USF Research News

Florida Inventors Hall of Fame to Induct USF Alum Phillip Furman

April 11, 2018

Furman’s discoveries led to development of anti-viral drugs that have saved millions of lives worldwide

Phillip Furman

TAMPA, Fla. – University of South Florida alum Phillip Furman, who earned a master’s degree in microbiology in 1971 and went on to develop antiviral drugs used to treat some of the most deadly diseases of our times – including AIDS – was named Wednesday as a 2018 inductee to the Florida Inventors Hall of Fame.

Furman, who holds 20 U.S. patents, is the co-inventor of the first effective anti-HIV drug, AZT, and played a leading role in developing drugs to treat diseases such as herpes and Hepatitis C.

On Wednesday, the Florida Inventors Hall of Fame named seven inventors as new inductees to be recognized at the 5th Annual Induction Ceremony & Gala on Sep. 7, 2018, at the Hilton Tampa Downtown. The Florida Inventors Hall of Fame is headquartered at USF and inductees are recognized at the Inventors Walk in the USF Research Park.

After receiving a master of science degree from USF, Furman earned a PhD at Tulane University and built a distinguished career in the pharmaceutical and biotech industries at leading research companies such as Wellcome Research Laboratories, Triangle Pharmaceuticals Inc., and Pharmasset, Inc.

Furman began his notable work in the 1970s, when he investigated potential treatments for herpes viruses and worked with Gertrude Elion, a Nobel Laureate, on developing the drug acyclovir. From 1985 until 1993, he was among the legion of scientists responding to the AIDS epidemic and made a breakthrough discovery as the lead scientist working on zidovudine (AZT) as the first antiviral agent approved to treat HIV. Historians credit the approval of AZT as the beginning of an era of drug development that helped turn an HIV diagnosis from being a death sentence to a disease that could be managed long-term.

In the 1990s, Furman continued his work on HIV and expanded to hepatitis B virus associated liver disease and played a key role in the discovery and application of lamivudine (3TC) and the drug emtricitabine. More recently, he worked on antiviral drugs for the hepatitis C virus (HCV) and collaborated on the creation in what is now considered the key treatment, Sofosbuvir.

USF Professor James Garey - who was the founding chair of USF’s Department of Cell Biology, Microbiology and Molecular Biology and nominated Furman for the Florida Inventors Hall of Fame - said Furman played a central role in the development of many of the most important antiviral drugs of modern times while his scientific research resulted in numerous seminal publications that advanced medicine worldwide.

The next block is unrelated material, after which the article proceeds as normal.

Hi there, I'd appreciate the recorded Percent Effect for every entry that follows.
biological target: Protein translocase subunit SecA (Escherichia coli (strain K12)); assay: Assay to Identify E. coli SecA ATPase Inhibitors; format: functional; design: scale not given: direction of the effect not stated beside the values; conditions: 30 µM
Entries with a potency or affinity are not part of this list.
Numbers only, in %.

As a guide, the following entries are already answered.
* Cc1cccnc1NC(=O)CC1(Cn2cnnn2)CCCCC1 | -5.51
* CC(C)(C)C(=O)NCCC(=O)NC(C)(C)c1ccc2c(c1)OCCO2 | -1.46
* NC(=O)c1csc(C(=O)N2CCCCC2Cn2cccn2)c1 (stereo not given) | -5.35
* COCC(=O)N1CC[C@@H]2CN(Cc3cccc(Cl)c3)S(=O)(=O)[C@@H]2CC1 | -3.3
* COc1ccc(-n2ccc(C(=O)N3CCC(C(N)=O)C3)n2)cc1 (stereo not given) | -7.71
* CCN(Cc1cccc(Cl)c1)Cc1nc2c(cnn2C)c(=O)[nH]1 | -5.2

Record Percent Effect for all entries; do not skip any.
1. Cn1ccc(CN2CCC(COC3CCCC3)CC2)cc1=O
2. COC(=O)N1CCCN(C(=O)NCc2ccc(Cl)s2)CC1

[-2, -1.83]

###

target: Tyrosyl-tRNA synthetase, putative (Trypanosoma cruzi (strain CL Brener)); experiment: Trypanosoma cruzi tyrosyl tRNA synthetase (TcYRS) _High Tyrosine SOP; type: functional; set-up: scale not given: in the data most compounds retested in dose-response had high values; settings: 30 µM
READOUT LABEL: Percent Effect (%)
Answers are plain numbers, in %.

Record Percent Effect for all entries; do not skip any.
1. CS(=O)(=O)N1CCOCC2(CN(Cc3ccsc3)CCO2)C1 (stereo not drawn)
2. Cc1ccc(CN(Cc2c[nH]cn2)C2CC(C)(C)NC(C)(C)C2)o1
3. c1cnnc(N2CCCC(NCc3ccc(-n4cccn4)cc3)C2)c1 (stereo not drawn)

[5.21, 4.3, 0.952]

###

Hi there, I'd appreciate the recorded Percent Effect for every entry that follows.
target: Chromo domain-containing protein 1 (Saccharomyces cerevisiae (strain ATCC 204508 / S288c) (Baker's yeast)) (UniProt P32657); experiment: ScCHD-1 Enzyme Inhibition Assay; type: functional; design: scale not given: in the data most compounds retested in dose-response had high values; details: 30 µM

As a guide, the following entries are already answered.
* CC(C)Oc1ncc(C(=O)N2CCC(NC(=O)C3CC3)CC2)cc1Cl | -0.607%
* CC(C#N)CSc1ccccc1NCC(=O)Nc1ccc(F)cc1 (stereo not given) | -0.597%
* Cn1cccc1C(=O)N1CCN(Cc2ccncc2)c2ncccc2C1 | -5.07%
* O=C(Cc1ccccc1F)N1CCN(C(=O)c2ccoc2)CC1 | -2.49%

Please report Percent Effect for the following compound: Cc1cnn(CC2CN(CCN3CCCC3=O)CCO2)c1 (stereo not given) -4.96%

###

“He is a pioneering humanitarian scientist who is very much deserving of induction to the Florida Inventors Hall of Fame,” Garey said.

In 2015, Furman received the Gertrude Elion Lecture award for his contributions to the field of antiviral research from the International Society for Antiviral research. In 2016, he received the University of South Florida Department of Cell Biology, Microbiology, and Molecular Biology Outstanding Alumnus Award. A year later, USF awarded him an honorary Doctor of Science Degree in recognition of his achievements.

Furman is the past president for the International Society for Antiviral Research and a St. Augustine, Fla., resident.

Furman joins a class of Florida Inventors Hall of Fame inductees which includes Sara Blakely, a graduate of Florida State University and inventor of SPANX®; the late Edwin Link, who invented the flight simulator in the 1920s; Florida native Emery Brown, a member of all four National Academies whose research has advanced anesthesiology; Richard Houghten, for his groundbreaking research that advanced the field of drug discovery; Sudipta Seal, whose work has led to nano-medicine breakthroughs; and Herbert Wertheim, an optometrist whose eyeglass lenses have helped prevent cataracts and other eye diseases.

Hall of Fame nominees, who must have at least one U.S. patent and a connection to Florida, were nominated through an open nomination process and elected by a selection committee comprising distinguished leaders in research and innovation throughout Florida.

To learn more about the Florida Inventors Hall of Fame, visit http://www.floridainvents.org/.

About the University of South Florida System
The University of South Florida System is a high-impact, global research system dedicated to student success. The USF System includes three institutions: USF; USF St. Petersburg; and USF Sarasota-Manatee. The institutions are separately accredited by the Commission on Colleges of the Southern Association of Colleges and Schools. All institutions have distinct missions and their own detailed strategic plans. Serving over 49,000 students, the USF System has an annual budget of $1.6 billion and an annual economic impact of $4.4 billion. USF is a member of the American Athletic Conference.

About the Florida Inventors Hall of Fame
The Florida Inventors Hall of Fame (FIHF) recognizes and commends Florida inventors whose achieve¬ments have advanced the quality of life for Floridians, the state and the nation. Founded in 2013 and housed in the University of South Florida Research Park in Tampa, FIHF was recognized by Florida Senate Resolution 1756 in April of 2014. FIHF encourages individuals of all ages and backgrounds to strive toward the betterment of Florida and society through continuous, groundbreaking innovation, and, by commending the incredible scientific work being accomplished in the state, to further the growth of Florida’s innovation sector.